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Download Silas Marner Audiobook

Extended Audio Sample Silas Marner Audiobook, by George Eliot
3 out of 53 out of 53 out of 53 out of 53 out of 5 3.00 (23,103 ratings) (rate this audio book) Author: George Eliot Narrator: Scott Diskin Publisher: Listener's Digest Inc. Format: Abridged Audiobook Delivery: Instant Download Audio Length: Release Date: July 2008 ISBN:
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A village recluse, miserly and lonely, is robbed of all his worldly goods but discovers in a young orphan girl that love is more valuable than money. Download and start listening now!

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Listener Opinions

  • 5 out of 55 out of 55 out of 55 out of 55 out of 5 Cynthia Gryder | 2/18/2014

    " Excellent book! Has love, mystery and redemption. Great ending! "

  • 3 out of 53 out of 53 out of 53 out of 53 out of 5 Louise H | 2/16/2014

    " A nice story, slow in parts though. "

  • 5 out of 55 out of 55 out of 55 out of 55 out of 5 Virginia | 2/8/2014

    " This book taught me that true wealth is not found in what we have, but in who we love. "

  • 3 out of 53 out of 53 out of 53 out of 53 out of 5 Simon C | 2/7/2014

    " Quite strangely structured by modern standards but a rather interesting and moving story. "

  • 4 out of 54 out of 54 out of 54 out of 54 out of 5 Anastasia | 2/3/2014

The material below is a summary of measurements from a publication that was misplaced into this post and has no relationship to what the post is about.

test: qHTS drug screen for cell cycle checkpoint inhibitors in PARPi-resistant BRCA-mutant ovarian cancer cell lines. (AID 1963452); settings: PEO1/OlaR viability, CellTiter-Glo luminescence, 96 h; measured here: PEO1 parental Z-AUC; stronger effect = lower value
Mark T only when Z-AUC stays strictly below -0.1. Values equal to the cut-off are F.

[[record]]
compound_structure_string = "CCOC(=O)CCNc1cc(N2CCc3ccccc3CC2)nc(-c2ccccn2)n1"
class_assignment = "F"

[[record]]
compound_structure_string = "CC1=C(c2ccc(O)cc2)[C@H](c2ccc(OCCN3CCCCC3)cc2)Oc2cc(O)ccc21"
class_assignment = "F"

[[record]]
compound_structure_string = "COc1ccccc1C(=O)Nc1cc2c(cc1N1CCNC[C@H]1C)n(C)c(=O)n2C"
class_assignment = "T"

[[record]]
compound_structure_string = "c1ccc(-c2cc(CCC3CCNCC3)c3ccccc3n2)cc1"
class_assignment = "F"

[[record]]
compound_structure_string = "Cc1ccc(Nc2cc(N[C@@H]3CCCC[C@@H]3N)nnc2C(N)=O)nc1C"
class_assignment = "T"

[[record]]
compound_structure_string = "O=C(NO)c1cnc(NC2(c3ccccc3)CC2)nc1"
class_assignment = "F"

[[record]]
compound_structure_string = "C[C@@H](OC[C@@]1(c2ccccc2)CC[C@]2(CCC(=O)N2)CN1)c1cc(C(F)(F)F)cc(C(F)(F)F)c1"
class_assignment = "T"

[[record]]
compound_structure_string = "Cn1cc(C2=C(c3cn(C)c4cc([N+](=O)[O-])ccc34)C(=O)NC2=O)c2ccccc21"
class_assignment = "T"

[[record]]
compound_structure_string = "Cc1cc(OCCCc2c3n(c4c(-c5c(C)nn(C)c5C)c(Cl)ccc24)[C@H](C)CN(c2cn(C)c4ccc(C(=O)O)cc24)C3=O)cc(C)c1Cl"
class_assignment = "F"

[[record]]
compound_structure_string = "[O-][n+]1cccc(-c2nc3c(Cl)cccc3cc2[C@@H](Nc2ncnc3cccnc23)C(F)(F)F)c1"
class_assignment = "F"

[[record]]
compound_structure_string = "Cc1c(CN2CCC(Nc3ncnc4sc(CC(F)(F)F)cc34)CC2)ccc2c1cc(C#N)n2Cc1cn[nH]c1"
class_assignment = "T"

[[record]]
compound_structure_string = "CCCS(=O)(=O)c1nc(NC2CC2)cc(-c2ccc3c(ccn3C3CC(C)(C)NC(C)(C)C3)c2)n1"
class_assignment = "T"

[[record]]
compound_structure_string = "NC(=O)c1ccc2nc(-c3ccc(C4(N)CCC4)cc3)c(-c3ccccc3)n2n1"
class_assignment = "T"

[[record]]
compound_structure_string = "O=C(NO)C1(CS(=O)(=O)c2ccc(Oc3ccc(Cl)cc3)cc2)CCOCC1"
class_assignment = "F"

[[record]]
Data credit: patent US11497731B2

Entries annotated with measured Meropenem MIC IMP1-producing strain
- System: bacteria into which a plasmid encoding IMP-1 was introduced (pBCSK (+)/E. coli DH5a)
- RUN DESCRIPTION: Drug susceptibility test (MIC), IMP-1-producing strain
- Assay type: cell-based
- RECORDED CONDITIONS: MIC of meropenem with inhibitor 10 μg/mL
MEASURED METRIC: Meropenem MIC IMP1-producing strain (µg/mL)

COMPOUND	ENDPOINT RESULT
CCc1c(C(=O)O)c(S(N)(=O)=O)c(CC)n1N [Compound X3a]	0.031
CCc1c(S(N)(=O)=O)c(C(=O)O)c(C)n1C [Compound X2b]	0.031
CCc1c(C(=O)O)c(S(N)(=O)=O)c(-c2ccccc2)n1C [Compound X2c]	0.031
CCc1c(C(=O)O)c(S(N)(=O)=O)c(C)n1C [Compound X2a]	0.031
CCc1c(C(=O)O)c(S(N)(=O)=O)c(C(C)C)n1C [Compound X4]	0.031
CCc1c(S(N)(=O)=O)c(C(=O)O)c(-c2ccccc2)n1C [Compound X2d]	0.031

" Excellent read. I could read this book one hundred times over. I would recommend it to anyone. Definitely top ten. "

  • 4 out of 54 out of 54 out of 54 out of 54 out of 5 David | 1/19/2014

    " It actually turned out to be a page turner. Great story of fate and personal choices driving one's life. As nearsighted as Silas was, as blind he was when the baby entered the house, he instantly recognized the gift when he was faced with it. "

  • 5 out of 55 out of 55 out of 55 out of 55 out of 5 Tnahsin Garg | 1/15/2014

    " A book that is rich with language...Eliot is a mistress of prose...Her philosophical insights and character analysis are supreme. "

  • 5 out of 55 out of 55 out of 55 out of 55 out of 5 Debbie Beshears | 1/9/2014

    " When we were told in High School that we had to read this book, everyone (including me) groaned. I was really surprised that I really liked this book! I enjoyed reading it. "

  • 4 out of 54 out of 54 out of 54 out of 54 out of 5 Heather | 1/6/2014

    " The beginning was omnipotent POV torture, but it got rolling once Elliot moved from scene setting into Marner's story. The romanticism and morality laid heavy in the narrator's voice and plot, but not any worse than other female writers of this time period. "

  • 3 out of 53 out of 53 out of 53 out of 53 out of 5 Kaethe | 11/8/2013

    " I think there should be more stories about misers and about the adorable orphans who teach them about love. Really, I'd much rather read about manic pixie dream girls who are girls rather than grown women. "

  • 4 out of 54 out of 54 out of 54 out of 54 out of 5 Elizabeth | 10/17/2013

    " Small and neat, with many of the same themes and character types as Eliot's other novels A bit sentimental at the end, even for me. "